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Statistics by coercion?

/ 09:41 PM August 26, 2011

With respect to the 13 priority bills that President Aquino recently presented to the Legislative-Executive Development Advisory Council, the media reportage has focused heavily on the controversial ones—reproductive health and sin taxes—giving the impression that the other bills are innocuous and easy to pass.

The one that caught my eye was the bill to reorganize the Philippine Statistical System, and so I looked it up.  It is House Bill No. 1382, introduced by Rep. Ramon H. Durano VI, though I’m not considering him responsible for its details.

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By definition, the Philippine Statistical System (PSS) covers official statistics only, and thus excludes private statistics like those of Social Weather Stations. Some time ago, I told the Philippine Statistical Association that this seemed to imply official disregard of findings from private statistics.  (But I’m not complaining about the last Sona’s  citation of SWS statistics on hunger.)

HB 1382 is mainly about merging existing statistical agencies of the government (the National Statistics Office, the National Statistical Coordination Board, the Bureau of Agricultural Statistics, and the Bureau of Labor and Employment Statistics) into a new official statistical empire, to be called the National Statistical Authority (NSA).

It would create the position of national statistician as the effective emperor, to be assisted by two deputy national statisticians. These are salivating prospects for the career statisticians in government.

The bill gives the NSA some authoritarian powers, as in Section 9: “All agencies of the government are hereby mandated to comply with any and all directives requested by the NSA Board,

either motu proprio or through the NSA.  Failure without justifiable reason by any agency to comply with this mandate shall result in the filing of administrative and criminal cases against the erring government personnel and the immediate superior concerned without prejudice to violation of any other law or regulation…”

Section 23 says that the NSA may post teams of its statistical personnel in other government offices to carry out the work program to be drawn up in coordination with the host offices. These teams shall render fortnightly reports to the National Statistician.  Doesn’t that sound like a statistical Gestapo?  An early draft bill (See <dirp3.pids.gov. ph/pss/FINALPSS.pdf>, Annex 1) uses outright the term “cadres” for these teams.

What is really outrageous, however,  is the following:

“Section 26. PENALTIES.  Respondents of primary data collection activities such as censuses and sample surveys are obliged to give truthful and complete answers to statistical inquiries. The gathering, consolidation and analysis of such data shall likewise be done in the most truthful and credible manner.

“To ensure compliance, any violation of this section shall result in the imposition of the penalty of one (1) year imprisonment and a fine of One Hundred Thousand Pesos (Php 100,000.00).  In cases where the respondent who shall fail to give a truthful and complete answer to such statistical inquiries is a corporation, the above penalty shall be imposed against the responsible officer, director, manager and/or agent of said corporation and a fine ranging from One Hundred Thousand Pesos (Php 100,000.00) to Five Hundred Thousand Pesos (Php 500,000.00), depending on the category of the enterprise or business concerned whether small, medium or large, shall, on the other hand, be imposed against such erring corporation or any other juridical entity.”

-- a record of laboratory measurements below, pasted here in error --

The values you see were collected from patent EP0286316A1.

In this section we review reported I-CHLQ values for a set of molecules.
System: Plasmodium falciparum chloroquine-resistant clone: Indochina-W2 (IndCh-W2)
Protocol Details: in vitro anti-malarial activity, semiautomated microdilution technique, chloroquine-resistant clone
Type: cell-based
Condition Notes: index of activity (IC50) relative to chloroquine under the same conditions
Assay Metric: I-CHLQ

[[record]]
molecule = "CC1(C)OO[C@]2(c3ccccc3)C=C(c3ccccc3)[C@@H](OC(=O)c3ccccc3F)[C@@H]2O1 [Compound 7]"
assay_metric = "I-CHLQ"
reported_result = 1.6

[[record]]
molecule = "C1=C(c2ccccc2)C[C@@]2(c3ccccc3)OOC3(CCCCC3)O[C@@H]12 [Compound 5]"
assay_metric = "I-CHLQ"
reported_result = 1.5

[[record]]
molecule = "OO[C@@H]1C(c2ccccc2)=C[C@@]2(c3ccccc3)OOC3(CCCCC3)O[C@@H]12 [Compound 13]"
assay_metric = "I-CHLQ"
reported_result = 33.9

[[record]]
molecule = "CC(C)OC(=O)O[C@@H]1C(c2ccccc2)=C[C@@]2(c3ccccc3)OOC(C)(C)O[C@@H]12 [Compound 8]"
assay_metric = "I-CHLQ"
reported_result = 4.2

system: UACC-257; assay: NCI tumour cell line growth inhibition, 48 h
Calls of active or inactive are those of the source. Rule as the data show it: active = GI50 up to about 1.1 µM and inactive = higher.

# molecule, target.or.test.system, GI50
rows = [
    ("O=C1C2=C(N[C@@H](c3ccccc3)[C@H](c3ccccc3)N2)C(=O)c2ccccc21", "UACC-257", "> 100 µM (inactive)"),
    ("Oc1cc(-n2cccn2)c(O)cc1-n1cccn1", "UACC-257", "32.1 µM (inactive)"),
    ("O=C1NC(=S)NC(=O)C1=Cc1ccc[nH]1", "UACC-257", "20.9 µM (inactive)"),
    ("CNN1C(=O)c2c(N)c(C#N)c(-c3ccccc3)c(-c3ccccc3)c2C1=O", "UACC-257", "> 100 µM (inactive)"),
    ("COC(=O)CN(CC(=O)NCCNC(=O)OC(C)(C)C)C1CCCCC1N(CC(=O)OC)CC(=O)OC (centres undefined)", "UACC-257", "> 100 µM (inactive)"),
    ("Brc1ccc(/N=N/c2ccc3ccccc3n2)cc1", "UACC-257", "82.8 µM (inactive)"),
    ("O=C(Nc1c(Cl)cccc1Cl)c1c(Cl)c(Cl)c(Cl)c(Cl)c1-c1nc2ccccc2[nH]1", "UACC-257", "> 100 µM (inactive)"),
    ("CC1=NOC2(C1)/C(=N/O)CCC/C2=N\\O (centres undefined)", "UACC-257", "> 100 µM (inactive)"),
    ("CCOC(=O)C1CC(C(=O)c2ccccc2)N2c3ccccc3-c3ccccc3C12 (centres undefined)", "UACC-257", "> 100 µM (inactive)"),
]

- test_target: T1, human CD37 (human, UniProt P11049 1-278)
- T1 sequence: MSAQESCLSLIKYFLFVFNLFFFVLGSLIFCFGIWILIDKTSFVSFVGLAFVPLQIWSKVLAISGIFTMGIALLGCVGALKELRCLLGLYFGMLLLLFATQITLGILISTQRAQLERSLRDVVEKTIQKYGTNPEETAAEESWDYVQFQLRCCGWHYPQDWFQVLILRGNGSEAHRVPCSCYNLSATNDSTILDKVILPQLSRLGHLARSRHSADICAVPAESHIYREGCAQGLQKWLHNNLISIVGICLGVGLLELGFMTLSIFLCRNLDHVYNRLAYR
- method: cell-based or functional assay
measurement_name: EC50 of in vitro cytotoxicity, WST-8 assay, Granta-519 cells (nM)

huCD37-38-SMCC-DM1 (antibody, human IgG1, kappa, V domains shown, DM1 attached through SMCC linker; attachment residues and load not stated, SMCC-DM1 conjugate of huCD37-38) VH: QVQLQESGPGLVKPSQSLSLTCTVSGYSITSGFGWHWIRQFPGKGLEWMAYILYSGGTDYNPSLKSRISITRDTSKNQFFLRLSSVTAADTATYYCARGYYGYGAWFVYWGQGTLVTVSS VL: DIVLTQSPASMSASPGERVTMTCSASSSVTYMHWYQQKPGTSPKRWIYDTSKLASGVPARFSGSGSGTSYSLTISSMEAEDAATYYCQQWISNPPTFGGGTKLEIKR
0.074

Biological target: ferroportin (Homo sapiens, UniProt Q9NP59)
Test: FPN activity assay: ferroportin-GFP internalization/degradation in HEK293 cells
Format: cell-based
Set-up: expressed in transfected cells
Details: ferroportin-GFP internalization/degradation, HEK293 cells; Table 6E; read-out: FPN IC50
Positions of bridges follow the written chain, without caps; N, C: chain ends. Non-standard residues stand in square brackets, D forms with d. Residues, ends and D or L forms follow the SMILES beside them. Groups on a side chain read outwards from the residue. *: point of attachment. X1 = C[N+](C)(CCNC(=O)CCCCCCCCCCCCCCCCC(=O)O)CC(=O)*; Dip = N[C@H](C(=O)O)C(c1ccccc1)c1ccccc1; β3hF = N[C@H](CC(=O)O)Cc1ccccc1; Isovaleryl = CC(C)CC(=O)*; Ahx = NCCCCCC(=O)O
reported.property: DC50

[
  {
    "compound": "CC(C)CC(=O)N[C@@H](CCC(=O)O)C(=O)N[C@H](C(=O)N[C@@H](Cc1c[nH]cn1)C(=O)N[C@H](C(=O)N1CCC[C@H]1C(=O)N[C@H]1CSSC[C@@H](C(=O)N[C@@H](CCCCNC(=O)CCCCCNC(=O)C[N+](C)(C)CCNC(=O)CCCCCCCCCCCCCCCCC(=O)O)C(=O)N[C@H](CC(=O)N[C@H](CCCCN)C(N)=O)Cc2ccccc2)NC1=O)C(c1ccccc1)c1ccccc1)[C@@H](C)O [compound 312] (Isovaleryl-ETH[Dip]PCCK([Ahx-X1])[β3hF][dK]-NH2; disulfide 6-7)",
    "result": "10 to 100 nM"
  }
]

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I have never heard of any democratic country that criminalizes failure of respondents to answer all the questions of a survey or census, whether implemented by the government or by a private entity. It is a basic principle in survey work that the responses be completely voluntary.  People have the right to privacy, without need to explain.

The right of freedom of speech, which is a preferred right, includes the right not to speak, as was recently pointed out by constitutional expert Fr. Joaquin Bernas, S.J. in the context of the recent controversial art exhibit at the Cultural Center of the Philippines.

I must also point out that the Fair Election Act, in fact, requires exit pollsters to deliberately inform respondents, at the very beginning, that they may refuse to answer. Will people whose right to refuse private pollsters (who are not part of the PSS) is already legally protected then be denied the right to refuse government survey interviewers?

Non-responses are part and parcel of survey work.  Some of those initially sampled will refuse to participate at all.  Even those who agree to be polled will not answer each and every question, even as most questions normally elicit 98 or 99 percent response.

In the SWS’ experience, survey respondents are generally pleased at the chance to express themselves, just as a public service, without expecting personal reward.  Of course, they tell the truth; the election surveys prove it. Why put anyone at risk of punishment?

In my view, the reforms needed by the PSS are not so much in organization, but in statistical agenda.  In particular, the government should do much work to develop its measurement of meaningful social progress.  But its statisticians cannot freely innovate if hampered by authoritarian rule.

Now I’m glad that private survey entities are not considered part of the PSS.

* * *

Contact SWS: www.sws.org.ph or [email protected]

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